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Ward 2 Councilmember Jack Evans motioned to table the Taleshia Ford Memorial Amendment Act of 2007 today so that the Committee on Public Works and the Environment could continue to revise it.
Ward 1 Councilmember Jim Graham introduced the bill shortly after 17-year-old Taleshia Ford was killed by a stray bullet at Smarta/Broadway on 9th Street NW in January. The bill, which has been controversial, would prohibit unaccompanied minors under age 18 from hanging out at alcohol-licensed establishments that provide entertainment after 11 p.m. on school nights and after 12 a.m. on weekends or during the summer. Kids could still attend events at alcohol-licensed establishments that provide entertainment if all the alcohol was locked up at the time.
According to Jeff Coudriet, committee clerk for the Committee on Finance and Revenue, Evans “had a variety of concerns” about the bill. “He definitely had a big concern with the prospect of allowing MPD to work [for] establishments again.”
It was a concern Evans shared with police chief Cathy Lanier. On June 1, council members received a letter from Lanier praising Graham’s efforts but raising questions about a provision in the bill that would allow liquor licensees to contract with overtime police officers to patrol their establishments.
“Jack was on the Special Committee on Police Misconduct and Personnel Management in 1998, so he knows this issue,” Coudriet says.
Lanier’s letter is after the jump.
GOVERNMENT OF THE DISTRICT OF COLUMBIA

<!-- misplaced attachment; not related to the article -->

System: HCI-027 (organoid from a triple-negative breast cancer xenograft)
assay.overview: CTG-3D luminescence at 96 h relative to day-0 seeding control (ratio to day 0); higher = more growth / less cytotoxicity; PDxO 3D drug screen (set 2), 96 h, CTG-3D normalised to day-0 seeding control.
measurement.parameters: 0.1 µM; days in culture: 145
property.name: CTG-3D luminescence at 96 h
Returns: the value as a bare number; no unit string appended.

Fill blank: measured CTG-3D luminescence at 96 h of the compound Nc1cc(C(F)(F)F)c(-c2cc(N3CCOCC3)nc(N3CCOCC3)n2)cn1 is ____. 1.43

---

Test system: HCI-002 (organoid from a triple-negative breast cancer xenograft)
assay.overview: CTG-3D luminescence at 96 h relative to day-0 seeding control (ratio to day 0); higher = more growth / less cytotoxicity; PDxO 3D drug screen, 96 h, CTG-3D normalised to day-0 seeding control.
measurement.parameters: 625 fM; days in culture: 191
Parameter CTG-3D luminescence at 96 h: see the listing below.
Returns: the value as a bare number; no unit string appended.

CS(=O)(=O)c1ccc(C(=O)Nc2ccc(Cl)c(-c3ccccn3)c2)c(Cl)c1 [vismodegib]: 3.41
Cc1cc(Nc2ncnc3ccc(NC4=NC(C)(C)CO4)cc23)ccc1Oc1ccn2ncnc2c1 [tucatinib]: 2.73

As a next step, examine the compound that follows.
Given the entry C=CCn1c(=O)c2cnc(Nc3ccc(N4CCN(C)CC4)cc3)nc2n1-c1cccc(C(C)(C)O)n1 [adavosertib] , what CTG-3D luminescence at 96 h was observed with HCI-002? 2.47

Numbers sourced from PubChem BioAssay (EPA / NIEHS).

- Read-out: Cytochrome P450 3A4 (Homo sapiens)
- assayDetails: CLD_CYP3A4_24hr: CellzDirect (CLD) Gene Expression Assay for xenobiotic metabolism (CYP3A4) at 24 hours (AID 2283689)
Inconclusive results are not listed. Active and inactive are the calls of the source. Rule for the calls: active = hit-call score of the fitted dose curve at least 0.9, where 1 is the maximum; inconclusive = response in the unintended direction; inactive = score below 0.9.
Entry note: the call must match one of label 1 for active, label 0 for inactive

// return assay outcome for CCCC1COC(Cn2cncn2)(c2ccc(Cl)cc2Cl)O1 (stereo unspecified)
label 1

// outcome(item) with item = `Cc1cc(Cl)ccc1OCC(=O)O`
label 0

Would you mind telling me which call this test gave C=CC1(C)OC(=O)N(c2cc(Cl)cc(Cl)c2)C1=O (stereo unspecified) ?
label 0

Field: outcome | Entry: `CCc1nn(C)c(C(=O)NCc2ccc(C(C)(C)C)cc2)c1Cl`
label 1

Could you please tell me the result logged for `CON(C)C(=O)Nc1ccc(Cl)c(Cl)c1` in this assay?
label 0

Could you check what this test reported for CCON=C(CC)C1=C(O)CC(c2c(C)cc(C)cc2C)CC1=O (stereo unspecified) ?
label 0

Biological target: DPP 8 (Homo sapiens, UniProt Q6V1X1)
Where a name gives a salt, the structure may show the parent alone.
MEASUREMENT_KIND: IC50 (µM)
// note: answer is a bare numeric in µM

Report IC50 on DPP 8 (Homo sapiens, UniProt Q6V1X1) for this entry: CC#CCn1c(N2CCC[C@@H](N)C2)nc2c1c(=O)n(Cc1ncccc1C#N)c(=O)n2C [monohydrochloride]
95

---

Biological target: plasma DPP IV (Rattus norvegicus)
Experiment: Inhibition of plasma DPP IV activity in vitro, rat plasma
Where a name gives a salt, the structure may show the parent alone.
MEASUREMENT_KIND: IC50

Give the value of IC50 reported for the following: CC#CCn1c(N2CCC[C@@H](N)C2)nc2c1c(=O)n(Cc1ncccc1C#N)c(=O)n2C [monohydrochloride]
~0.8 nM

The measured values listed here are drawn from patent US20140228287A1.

METROPOLITAN POLICE DEPARTMENT
The Honorable Vincent C Gray
Council of the District of Columbia
1350 Pennsylvania Avenue, N.W., Suite 504
Washington, D.C. 20004
Dear Chairman Gray:
I commend Councilmember Graham for leading the effort to find ways to help make our club zones safer, especially for young people. Bill 17-88, “Taleshia Ford Memorial Amendment Act of 2007 is an important step toward that goal This year’s fatal shooting of Taleshia Ford inside the Smarta/Broadway Club was a horrible tragedy—-for Taleshia’s family, for her classmates and school community, and for the community at large. That is why it is incumbent upon those of us in government and in the community to respond decisively and effectively to this situation, so that we can dramatically reduce the chances of such a tragedy ever happening again.
As you know, one of my top strategies for reducing crime and the fear of crime in the city is anticipating crime and calls for service to help facilitate early adjustments to staff and resource deployment. Therefore part of my summer strategy is to increase foot patrols during peak hours. This will help to ensure a safe environment for patrons, as well as for pedestrians and drivers passing through these areas.
Although I support this bill generally, I do have reservations about the provision allowing MPD members to work for ABC licensees. In October 1998, members of this Council led the Special Committee on Police Misconduct & Personnel Management—-a significant public / private partnership—-in studying the issue of officers working off-duty for ABC licensed establishments. The Special Committee found that it is a conflict of interest for officers to work for ABC establishments. The Council then passed legislation prohibiting such off-duty employment for any commercial establishment, the primary purpose of which is the sale of alcoholic beverages. This is consistent with police policy in other jurisdictions. I have not seen any evidence that this law is less relevant today.
I look forward to continuing to work with the Council to resolve these issues so that we can all have a safe summer.
Should you have any additional questions or concerns regarding this matter, please contact me on (202) 727-421S,
Chief of Police